Oral history interview with William Dawson, 1990 April 11-23
Dawson, William, 1901-1990
Place of publication, production, or execution:
Transcript: 173 pages
Originally recorded on 3 sound cassettes. Reformatted in 2010 as 6 digital wav files. Duration is 3 hr., 58 min.
An interview of William Dawson conducted 1990 April 11-23, by Betty Blum, for the Archives of American Art.
Dawson speaks of his childhood in Alabama; coming to Chicago in 1923; working as a porter and janitor; the beginnings of his art career after retiring in 1965; making carvings from found objects; the process of discovering and creating forms; his first exhibition at the Lincoln Park Public Library; his first sales to collectors, including Phyllis Kind and Roger Brown; gaining exposure through collectors and eventually getting discovered; the beginning of his work in painting; his exhibition at the Corcoran in 1982; work methods; and inspirations and ideas.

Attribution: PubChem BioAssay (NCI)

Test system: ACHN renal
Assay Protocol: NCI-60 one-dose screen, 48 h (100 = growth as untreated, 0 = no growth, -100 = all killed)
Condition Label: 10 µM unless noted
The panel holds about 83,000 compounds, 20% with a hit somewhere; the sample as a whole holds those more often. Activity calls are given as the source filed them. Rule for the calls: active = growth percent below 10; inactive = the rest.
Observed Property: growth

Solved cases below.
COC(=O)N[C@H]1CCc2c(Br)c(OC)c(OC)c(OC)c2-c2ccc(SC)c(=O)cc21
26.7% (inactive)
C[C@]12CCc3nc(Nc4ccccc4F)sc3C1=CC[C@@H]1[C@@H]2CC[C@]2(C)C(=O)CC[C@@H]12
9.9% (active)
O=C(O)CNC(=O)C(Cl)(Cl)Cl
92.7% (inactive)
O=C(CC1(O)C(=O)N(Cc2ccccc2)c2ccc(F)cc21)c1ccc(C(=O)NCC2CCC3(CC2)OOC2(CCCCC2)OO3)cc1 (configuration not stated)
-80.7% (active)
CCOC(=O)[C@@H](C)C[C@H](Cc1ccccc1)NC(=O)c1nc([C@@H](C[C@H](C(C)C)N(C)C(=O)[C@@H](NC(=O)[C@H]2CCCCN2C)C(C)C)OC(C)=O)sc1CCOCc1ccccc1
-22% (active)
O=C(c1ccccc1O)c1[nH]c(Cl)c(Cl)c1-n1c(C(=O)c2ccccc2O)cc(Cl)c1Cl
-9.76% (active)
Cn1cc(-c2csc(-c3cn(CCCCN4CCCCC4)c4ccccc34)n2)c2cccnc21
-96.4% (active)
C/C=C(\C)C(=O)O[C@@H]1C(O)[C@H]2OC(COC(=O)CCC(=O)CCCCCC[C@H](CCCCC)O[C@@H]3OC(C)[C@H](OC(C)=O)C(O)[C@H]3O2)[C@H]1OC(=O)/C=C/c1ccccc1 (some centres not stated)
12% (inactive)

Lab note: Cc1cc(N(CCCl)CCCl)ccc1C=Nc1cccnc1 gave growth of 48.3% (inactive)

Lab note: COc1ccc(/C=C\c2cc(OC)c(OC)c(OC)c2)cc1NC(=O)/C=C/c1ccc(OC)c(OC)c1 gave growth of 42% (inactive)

Quotes and excerpts must be cited as follows: Oral history interview with William Dawson, 1990 April 11-23. Archives of American Art, Smithsonian Institution.
Funding for the digital preservation of this interview was provided by a grant from the Save America's Treasures Program of the National Park Service.
William Dawson (1901-1990) was a self-taught painter and sculptor from Chicago, Illinois. Dawson was born in 1901 in Huntsville, Alabama, came to Chicago in 1923, and after retiring from a career as a janitor and porter, he began sculpting and painting. He died July 1, 1990.
These interviews are part of the Archives' Oral History Program, started in 1958 to document the history of the visual arts in the United States, primarily through interviews with artists, historians, dealers, critics and others.
Archives of American Art, Smithsonian Institution, 750 9th St. NW, Washington, D.C. 20001